Eritrea in mass mobilization for Tigray offensive
More than a month after renewed clashes broke out in Ethiopia's northern Tigray region, there are few signs of de-escalation. A new air-strike hit Tigray's capital of Mekelle on Sept. 23, while the region's ruling party, the Tigray People's Liberation Front (TPLF), accused Eritrea of launching a full-scale offensive in support of the Ethiopian government. There are reports that Eritrea (which has a historical enmity against the TPLF) is mobilizing army reservists, with notices handed out in Asmara, the capital. The return to combat came after a five-month truce that saw back-channel meetings between Mekelle and Addis Ababa but no formal talks. The risk that fresh fighting poses to civilians was underscored by UN investigators, who submitted their first report on the two-year conflict. The investigators accused Ethiopia's government of war crimes in Tigray, and of using starvation as a counterinsurgency tool. Tigrayan forces were also accused of serious human rights abuses.
Al-Shabab's Ethiopia front collapses
A large-scale incursion by the Somali jihadist group al-Shabab into eastern Ethiopia has been defeated. The government claims to have killed more than 800 militants in heavy fighting that began at the end of July. The attempt to open a new front in Ethiopia was not only a military defeat for al-Shabab, but also a political failure. Although some of al-Shabab's leaders are from the area, ideologically the Somali region of Ethiopia is known for its religious tolerance. Local community and religious leaders rallied to oppose the group, and have pledged to resist future infiltration.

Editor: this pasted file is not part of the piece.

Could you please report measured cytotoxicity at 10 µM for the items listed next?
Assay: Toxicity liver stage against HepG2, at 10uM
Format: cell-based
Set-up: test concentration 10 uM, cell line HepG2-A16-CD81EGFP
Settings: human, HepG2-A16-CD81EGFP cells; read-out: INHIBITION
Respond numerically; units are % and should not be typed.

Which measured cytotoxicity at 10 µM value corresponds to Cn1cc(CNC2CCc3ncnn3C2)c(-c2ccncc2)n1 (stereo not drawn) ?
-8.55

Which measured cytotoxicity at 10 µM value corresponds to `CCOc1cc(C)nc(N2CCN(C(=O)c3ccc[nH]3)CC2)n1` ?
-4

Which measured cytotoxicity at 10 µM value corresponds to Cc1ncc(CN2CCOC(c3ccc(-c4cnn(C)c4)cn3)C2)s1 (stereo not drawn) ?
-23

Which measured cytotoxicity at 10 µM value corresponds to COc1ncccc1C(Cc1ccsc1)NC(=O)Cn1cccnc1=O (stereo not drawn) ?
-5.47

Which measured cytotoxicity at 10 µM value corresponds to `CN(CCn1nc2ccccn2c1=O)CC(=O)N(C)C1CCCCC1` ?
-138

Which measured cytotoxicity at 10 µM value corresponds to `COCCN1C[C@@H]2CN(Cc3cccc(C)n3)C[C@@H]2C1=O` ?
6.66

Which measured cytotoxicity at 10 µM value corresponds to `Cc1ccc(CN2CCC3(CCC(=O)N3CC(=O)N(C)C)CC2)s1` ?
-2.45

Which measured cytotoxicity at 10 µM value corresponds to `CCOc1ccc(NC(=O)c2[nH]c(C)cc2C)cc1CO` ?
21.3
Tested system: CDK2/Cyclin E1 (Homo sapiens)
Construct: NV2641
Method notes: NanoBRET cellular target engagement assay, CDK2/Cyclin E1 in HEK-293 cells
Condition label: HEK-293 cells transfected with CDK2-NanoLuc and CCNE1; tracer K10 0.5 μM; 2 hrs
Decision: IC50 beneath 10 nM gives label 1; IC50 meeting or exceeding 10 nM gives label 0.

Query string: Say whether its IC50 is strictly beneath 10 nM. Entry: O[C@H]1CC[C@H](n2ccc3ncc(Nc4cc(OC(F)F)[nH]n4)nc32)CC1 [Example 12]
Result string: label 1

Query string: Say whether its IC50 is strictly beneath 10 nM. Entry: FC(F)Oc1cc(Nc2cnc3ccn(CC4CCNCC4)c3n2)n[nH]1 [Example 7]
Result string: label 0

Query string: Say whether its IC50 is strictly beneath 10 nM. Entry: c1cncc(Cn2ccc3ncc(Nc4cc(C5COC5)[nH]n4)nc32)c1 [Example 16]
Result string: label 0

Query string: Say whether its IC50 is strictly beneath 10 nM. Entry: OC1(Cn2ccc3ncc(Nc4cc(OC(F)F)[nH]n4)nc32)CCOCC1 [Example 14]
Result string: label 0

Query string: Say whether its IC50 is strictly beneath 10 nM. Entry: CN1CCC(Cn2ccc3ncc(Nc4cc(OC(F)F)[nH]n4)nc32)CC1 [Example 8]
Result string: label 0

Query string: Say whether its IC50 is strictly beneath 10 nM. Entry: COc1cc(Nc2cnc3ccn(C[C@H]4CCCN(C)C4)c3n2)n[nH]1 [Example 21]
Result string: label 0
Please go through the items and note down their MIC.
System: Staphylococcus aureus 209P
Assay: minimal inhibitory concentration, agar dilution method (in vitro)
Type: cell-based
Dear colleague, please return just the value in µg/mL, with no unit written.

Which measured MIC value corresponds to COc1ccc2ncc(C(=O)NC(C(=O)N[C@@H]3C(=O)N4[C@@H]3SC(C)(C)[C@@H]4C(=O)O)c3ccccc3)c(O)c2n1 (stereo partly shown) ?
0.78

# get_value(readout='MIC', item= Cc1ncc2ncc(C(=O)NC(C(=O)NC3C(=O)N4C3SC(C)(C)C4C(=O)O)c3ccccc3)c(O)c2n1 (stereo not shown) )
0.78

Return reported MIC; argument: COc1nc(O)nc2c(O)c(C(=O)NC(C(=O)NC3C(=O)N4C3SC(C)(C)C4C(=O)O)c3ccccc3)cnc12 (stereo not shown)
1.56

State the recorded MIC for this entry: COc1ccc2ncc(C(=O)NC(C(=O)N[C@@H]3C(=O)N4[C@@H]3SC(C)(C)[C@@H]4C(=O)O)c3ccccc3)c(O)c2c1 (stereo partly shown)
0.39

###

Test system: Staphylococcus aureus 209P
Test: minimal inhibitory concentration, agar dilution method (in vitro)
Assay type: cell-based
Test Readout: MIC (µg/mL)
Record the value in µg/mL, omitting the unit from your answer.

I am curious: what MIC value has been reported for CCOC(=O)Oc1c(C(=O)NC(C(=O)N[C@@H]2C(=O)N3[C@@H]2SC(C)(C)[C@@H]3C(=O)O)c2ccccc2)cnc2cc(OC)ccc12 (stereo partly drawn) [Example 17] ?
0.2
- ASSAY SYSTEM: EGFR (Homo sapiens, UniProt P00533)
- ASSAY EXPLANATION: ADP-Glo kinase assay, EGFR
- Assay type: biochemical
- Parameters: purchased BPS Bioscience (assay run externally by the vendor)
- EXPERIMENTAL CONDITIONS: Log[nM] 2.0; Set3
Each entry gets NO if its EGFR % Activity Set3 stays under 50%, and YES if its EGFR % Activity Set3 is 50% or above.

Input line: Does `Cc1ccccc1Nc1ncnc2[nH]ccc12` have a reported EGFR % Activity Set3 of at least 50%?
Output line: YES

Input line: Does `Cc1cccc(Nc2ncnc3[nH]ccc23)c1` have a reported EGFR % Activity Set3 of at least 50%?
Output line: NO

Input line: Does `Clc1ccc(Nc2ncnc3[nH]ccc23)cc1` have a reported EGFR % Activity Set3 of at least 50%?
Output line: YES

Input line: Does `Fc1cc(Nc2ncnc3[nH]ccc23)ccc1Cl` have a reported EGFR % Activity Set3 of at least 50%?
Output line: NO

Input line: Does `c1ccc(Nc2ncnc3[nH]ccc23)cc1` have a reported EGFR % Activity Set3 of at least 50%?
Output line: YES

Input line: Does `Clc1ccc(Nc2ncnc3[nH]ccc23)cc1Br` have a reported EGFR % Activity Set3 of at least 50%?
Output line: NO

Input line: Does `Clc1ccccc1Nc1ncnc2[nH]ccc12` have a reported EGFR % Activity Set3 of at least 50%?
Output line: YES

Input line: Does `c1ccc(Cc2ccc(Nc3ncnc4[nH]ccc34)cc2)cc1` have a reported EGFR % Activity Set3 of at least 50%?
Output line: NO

Massacres escalate in Ethiopia's Oromia state
More than 200 civilians were killed June 18 at the village of Tole Kebele in the West Wollega zone of Ethiopia's Oromia regional state. The massacre, which targeted members of the Amhara ethnicity, is being blamed by authorities on the rebel Oromo Liberation Army (OLA). Amhara militias in the region have been cooperating with the official security forces in counterinsurgency operations against the OLA, resulting in reprisal attacks on villages. However, OLA commander Kumsa Dirriba denies that his forces carry out attacks on civilians, claiming that the national army is "solely responsible" for the killings of Amhara civilians in Oromia. Whatever the truth of the matter may be, the dynamic is spreading into neighboring Gambella regional state, which has seen heavy fighting in recent days between the army and joint rebel forces of the OLA and Gambella Liberation Front (GLF), with dozens of civilians among the slain. (Addis Standard, NYT, BBC News, Ethiopia Insight, Ethiopia Insight)
UN: record 100 million people displaced worldwide
According to UNHCR, the UN refugee agency, the number of forcibly displaced people worldwide rose to 90 million by the end of 2021, propelled by new waves of violence or protracted conflict in countries including Ethiopia, Burkina Faso, Burma, Nigeria, Afghanistan and the Democratic Republic of the Congo. In 2022, the war in Ukraine has displaced 8 million within the country and forced some 6 million to flee the country as refugees. This has pushed the total displaced to over 100 million for the first time.